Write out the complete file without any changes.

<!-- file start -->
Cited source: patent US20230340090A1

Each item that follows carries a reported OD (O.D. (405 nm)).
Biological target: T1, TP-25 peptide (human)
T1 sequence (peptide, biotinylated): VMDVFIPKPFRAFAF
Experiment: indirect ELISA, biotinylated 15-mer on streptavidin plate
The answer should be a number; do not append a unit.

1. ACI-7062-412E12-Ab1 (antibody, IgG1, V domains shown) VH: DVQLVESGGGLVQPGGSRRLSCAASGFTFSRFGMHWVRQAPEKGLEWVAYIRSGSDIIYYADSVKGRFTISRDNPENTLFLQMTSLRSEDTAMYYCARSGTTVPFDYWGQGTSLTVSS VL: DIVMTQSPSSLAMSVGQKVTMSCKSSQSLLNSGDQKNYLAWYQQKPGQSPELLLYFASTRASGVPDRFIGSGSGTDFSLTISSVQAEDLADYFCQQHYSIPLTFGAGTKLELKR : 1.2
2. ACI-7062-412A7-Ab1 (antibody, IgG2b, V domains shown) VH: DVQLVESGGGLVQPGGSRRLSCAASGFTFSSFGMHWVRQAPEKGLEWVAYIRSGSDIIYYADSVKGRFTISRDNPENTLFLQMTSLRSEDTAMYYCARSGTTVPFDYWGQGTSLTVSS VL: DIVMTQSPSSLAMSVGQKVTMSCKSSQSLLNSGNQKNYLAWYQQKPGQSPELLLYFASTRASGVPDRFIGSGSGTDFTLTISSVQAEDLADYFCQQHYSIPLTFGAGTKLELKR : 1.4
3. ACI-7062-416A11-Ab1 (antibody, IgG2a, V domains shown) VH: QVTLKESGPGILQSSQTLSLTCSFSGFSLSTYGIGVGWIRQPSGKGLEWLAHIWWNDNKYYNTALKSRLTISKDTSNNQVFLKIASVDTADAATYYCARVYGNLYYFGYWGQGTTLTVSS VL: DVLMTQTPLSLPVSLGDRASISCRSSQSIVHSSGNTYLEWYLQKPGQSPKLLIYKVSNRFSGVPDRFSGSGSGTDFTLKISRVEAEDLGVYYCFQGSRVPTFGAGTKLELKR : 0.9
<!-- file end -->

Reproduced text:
Cited source: patent US20230340090A1

Each item that follows carries a reported OD (O.D. (405 nm)).
Biological target: T1, TP-25 peptide (human)
T1 sequence (peptide, biotinylated): VMDVFIPKPFRAFAF
Experiment: indirect ELISA, biotinylated 15-mer on streptavidin plate
The answer should be a number; do not append a unit.

1. ACI-7062-412E12-Ab1 (antibody, IgG1, V domains shown) VH: DVQLVESGGGLVQPGGSRRLSCAASGFTFSRFGMHWVRQAPEKGLEWVAYIRSGSDIIYYADSVKGRFTISRDNPENTLFLQMTSLRSEDTAMYYCARSGTTVPFDYWGQGTSLTVSS VL: DIVMTQSPSSLAMSVGQKVTMSCKSSQSLLNSGDQKNYLAWYQQKPGQSPELLLYFASTRASGVPDRFIGSGSGTDFSLTISSVQAEDLADYFCQQHYSIPLTFGAGTKLELKR : 1.2
2. ACI-7062-412A7-Ab1 (antibody, IgG2b, V domains shown) VH: DVQLVESGGGLVQPGGSRRLSCAASGFTFSSFGMHWVRQAPEKGLEWVAYIRSGSDIIYYADSVKGRFTISRDNPENTLFLQMTSLRSEDTAMYYCARSGTTVPFDYWGQGTSLTVSS VL: DIVMTQSPSSLAMSVGQKVTMSCKSSQSLLNSGNQKNYLAWYQQKPGQSPELLLYFASTRASGVPDRFIGSGSGTDFTLTISSVQAEDLADYFCQQHYSIPLTFGAGTKLELKR : 1.4
3. ACI-7062-416A11-Ab1 (antibody, IgG2a, V domains shown) VH: QVTLKESGPGILQSSQTLSLTCSFSGFSLSTYGIGVGWIRQPSGKGLEWLAHIWWNDNKYYNTALKSRLTISKDTSNNQVFLKIASVDTADAATYYCARVYGNLYYFGYWGQGTTLTVSS VL: DVLMTQTPLSLPVSLGDRASISCRSSQSIVHSSGNTYLEWYLQKPGQSPKLLIYKVSNRFSGVPDRFSGSGSGTDFTLKISRVEAEDLGVYYCFQGSRVPTFGAGTKLELKR : 0.9